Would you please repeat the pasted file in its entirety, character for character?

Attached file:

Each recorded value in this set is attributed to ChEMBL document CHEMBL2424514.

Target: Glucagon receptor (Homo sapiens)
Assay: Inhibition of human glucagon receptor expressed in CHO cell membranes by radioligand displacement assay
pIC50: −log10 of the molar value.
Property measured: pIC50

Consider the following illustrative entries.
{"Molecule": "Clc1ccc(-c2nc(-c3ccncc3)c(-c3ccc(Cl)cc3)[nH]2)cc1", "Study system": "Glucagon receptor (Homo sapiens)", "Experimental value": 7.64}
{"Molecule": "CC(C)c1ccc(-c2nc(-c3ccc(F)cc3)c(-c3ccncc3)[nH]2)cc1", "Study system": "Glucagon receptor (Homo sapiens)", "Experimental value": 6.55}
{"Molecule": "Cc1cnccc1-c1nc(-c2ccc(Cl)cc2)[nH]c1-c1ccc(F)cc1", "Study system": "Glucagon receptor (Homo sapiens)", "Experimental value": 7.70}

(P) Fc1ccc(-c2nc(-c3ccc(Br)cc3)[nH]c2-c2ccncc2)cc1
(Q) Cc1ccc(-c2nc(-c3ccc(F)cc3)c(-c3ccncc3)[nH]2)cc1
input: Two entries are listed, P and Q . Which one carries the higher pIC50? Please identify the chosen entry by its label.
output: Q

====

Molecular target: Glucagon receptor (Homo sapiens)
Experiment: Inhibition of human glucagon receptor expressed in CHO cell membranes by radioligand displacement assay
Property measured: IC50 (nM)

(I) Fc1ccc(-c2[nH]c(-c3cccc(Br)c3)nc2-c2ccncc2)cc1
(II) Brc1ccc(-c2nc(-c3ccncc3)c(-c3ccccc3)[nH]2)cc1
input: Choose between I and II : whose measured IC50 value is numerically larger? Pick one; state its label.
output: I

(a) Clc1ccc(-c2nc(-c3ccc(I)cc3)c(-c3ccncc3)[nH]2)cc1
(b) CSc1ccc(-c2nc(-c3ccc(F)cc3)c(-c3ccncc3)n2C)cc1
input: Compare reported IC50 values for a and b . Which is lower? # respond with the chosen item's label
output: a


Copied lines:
Each recorded value in this set is attributed to ChEMBL document CHEMBL2424514.

Target: Glucagon receptor (Homo sapiens)
Assay: Inhibition of human glucagon receptor expressed in CHO cell membranes by radioligand displacement assay
pIC50: −log10 of the molar value.
Property measured: pIC50

Consider the following illustrative entries.
{"Molecule": "Clc1ccc(-c2nc(-c3ccncc3)c(-c3ccc(Cl)cc3)[nH]2)cc1", "Study system": "Glucagon receptor (Homo sapiens)", "Experimental value": 7.64}
{"Molecule": "CC(C)c1ccc(-c2nc(-c3ccc(F)cc3)c(-c3ccncc3)[nH]2)cc1", "Study system": "Glucagon receptor (Homo sapiens)", "Experimental value": 6.55}
{"Molecule": "Cc1cnccc1-c1nc(-c2ccc(Cl)cc2)[nH]c1-c1ccc(F)cc1", "Study system": "Glucagon receptor (Homo sapiens)", "Experimental value": 7.70}

(P) Fc1ccc(-c2nc(-c3ccc(Br)cc3)[nH]c2-c2ccncc2)cc1
(Q) Cc1ccc(-c2nc(-c3ccc(F)cc3)c(-c3ccncc3)[nH]2)cc1
input: Two entries are listed, P and Q . Which one carries the higher pIC50? Please identify the chosen entry by its label.
output: Q

====

Molecular target: Glucagon receptor (Homo sapiens)
Experiment: Inhibition of human glucagon receptor expressed in CHO cell membranes by radioligand displacement assay
Property measured: IC50 (nM)

(I) Fc1ccc(-c2[nH]c(-c3cccc(Br)c3)nc2-c2ccncc2)cc1
(II) Brc1ccc(-c2nc(-c3ccncc3)c(-c3ccccc3)[nH]2)cc1
input: Choose between I and II : whose measured IC50 value is numerically larger? Pick one; state its label.
output: I

(a) Clc1ccc(-c2nc(-c3ccc(I)cc3)c(-c3ccncc3)[nH]2)cc1
(b) CSc1ccc(-c2nc(-c3ccc(F)cc3)c(-c3ccncc3)n2C)cc1
input: Compare reported IC50 values for a and b . Which is lower? # respond with the chosen item's label
output: a